Let it be known that Beardfish may indeed become the leading progressive rock band coming into the 2010s. I consider that be a bold statement because the band composes interesting songs that seem so effortless, yet consistently awesome. I jumped aboard the Beardfish bandwagon in 2009 when they were announced to be a part of the Progressive Nation Tour 2009, alongside Pain of Salvation. After giving both Sleeping in Traffic Parts 1 & 2 dozens upon dozens of listens, I knew that Beardfish was something special in the current progressive scene. Both bands would be victims of the economic downturn. Unable to find financial support to get both bands to North America, they had to pull out of the tour. Beardfish turned around with a stellar release, Destined Solitude which equaled the greatness of Sleeping in Traffic.
Project D’s 2011 release, Big Face has an compositional quality that never feels like one has truly traveled through the album or have been challenged enough to warrant additional listens. D Project constantly switches gears to only to please themselves, leaving the album’s contents feeling disconnected. The album does have moments that suggest the musicians are talented, but overall, Big Face fails to truly be a work worthy of your collection.
“They” starts off with a great groove before the song finds its rightful melody before it becomes an unpredictable journey towards the end. “So Low” and “Kids Will Never Know” are uninspired, straight-ahead rock tunes that keep the album unbalanced. “Big Face” is a dated wall of sound that reaches too high and ultimately never delivers. “Anger Parts 1 & 2” and “Anger Part 3” beat the message across the head eventually becoming kitschy towards the end.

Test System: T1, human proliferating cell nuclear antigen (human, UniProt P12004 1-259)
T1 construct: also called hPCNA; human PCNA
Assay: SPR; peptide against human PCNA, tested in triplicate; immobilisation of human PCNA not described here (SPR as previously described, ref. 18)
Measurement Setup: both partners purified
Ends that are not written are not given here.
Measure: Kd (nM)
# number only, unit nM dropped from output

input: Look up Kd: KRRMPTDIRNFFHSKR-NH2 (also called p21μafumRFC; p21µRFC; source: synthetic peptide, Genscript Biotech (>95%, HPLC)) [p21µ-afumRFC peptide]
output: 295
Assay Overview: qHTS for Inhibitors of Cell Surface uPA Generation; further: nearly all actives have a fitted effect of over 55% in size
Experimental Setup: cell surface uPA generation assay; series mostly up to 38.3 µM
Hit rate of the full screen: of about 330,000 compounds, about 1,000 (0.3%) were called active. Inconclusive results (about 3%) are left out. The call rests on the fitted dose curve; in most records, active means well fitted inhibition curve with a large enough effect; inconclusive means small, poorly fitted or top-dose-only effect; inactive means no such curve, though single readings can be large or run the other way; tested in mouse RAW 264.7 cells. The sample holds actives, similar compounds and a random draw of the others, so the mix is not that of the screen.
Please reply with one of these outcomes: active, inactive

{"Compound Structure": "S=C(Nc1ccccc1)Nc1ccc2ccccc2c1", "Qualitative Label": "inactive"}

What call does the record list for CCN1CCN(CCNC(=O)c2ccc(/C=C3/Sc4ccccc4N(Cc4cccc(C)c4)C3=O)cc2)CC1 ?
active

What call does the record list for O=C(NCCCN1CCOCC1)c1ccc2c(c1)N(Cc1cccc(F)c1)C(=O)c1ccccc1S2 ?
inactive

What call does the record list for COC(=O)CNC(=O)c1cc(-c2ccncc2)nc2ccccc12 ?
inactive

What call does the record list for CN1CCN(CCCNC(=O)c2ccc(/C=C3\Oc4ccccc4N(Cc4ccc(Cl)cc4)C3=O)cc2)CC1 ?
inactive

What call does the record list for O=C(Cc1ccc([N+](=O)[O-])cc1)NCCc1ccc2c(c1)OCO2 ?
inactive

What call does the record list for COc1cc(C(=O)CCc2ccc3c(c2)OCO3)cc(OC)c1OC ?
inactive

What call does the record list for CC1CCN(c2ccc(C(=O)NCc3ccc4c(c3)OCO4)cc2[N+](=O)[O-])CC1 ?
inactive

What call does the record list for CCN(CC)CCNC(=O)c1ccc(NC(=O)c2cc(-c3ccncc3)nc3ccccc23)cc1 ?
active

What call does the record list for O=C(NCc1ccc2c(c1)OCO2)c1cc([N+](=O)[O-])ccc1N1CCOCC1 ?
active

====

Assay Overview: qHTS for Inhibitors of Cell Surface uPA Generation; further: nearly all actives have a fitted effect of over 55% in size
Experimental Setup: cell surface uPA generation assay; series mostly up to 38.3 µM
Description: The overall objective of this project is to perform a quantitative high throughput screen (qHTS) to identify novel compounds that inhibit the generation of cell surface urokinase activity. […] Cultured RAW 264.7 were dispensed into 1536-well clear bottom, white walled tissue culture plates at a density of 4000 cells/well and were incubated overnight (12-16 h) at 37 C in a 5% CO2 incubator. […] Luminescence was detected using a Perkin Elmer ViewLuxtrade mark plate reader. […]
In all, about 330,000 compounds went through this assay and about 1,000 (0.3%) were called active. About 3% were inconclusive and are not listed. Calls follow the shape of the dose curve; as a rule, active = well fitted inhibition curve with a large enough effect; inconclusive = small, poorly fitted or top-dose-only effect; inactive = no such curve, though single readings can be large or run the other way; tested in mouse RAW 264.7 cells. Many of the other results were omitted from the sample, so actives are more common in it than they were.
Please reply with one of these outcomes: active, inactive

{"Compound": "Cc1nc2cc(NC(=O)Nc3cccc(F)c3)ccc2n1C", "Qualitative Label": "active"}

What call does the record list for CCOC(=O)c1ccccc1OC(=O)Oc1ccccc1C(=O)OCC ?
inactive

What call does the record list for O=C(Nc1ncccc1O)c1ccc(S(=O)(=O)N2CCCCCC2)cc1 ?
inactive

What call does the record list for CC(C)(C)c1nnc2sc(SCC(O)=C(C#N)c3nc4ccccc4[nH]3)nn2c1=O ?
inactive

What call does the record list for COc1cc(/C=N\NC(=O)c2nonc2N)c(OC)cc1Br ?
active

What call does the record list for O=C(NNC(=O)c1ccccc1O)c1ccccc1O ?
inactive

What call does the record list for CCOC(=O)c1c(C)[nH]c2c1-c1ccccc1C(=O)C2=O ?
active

Not only do I write for ProgSnobs, I am also a film critic for the website Film Junk which is a film blog and podcast. Last month I wrote a review for the new Rush: Beyond The Lighted Stage documentary. Here’s an excerpt from that review:
There are three types of people in the world: people who love Rush, people who hate Rush, and the rest of the world who have never heard of Rush. Regardless, after 36 years the band has accumulated two-dozen gold records and fourteen platinum records, and are responsible for influencing many of the modern metal and hard rock bands of today. Their story, like any other band, has its ups and downs and the most interesting aspect is that they have strayed away from complete mainstream acceptance from traditional press and critical praise. Director Sam Dunn (Metal: A Headbanger’s Journey,Iron Maiden: Flight 666) has thoroughly dug through nearly 40 years of material to construct a detailed timeline of Rush’s existence.